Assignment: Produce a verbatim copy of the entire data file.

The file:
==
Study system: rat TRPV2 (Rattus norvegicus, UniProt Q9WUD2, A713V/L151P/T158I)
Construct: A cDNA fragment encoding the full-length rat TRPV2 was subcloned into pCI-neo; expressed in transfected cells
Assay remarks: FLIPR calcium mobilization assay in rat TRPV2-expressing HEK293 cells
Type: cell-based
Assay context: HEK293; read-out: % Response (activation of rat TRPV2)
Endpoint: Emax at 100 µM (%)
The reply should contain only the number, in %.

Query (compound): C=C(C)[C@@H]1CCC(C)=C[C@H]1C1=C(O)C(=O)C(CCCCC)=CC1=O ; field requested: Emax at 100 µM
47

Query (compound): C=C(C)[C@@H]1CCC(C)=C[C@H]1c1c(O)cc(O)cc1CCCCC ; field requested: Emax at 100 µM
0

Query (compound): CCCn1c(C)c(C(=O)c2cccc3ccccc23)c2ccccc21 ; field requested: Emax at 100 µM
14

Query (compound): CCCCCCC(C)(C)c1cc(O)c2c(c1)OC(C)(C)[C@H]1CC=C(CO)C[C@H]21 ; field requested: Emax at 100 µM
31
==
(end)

Study system: rat TRPV2 (Rattus norvegicus, UniProt Q9WUD2, A713V/L151P/T158I)
Construct: A cDNA fragment encoding the full-length rat TRPV2 was subcloned into pCI-neo; expressed in transfected cells
Assay remarks: FLIPR calcium mobilization assay in rat TRPV2-expressing HEK293 cells
Type: cell-based
Assay context: HEK293; read-out: % Response (activation of rat TRPV2)
Endpoint: Emax at 100 µM (%)
The reply should contain only the number, in %.

Query (compound): C=C(C)[C@@H]1CCC(C)=C[C@H]1C1=C(O)C(=O)C(CCCCC)=CC1=O ; field requested: Emax at 100 µM
47

Query (compound): C=C(C)[C@@H]1CCC(C)=C[C@H]1c1c(O)cc(O)cc1CCCCC ; field requested: Emax at 100 µM
0

Query (compound): CCCn1c(C)c(C(=O)c2cccc3ccccc23)c2ccccc21 ; field requested: Emax at 100 µM
14

Query (compound): CCCCCCC(C)(C)c1cc(O)c2c(c1)OC(C)(C)[C@H]1CC=C(CO)C[C@H]21 ; field requested: Emax at 100 µM
31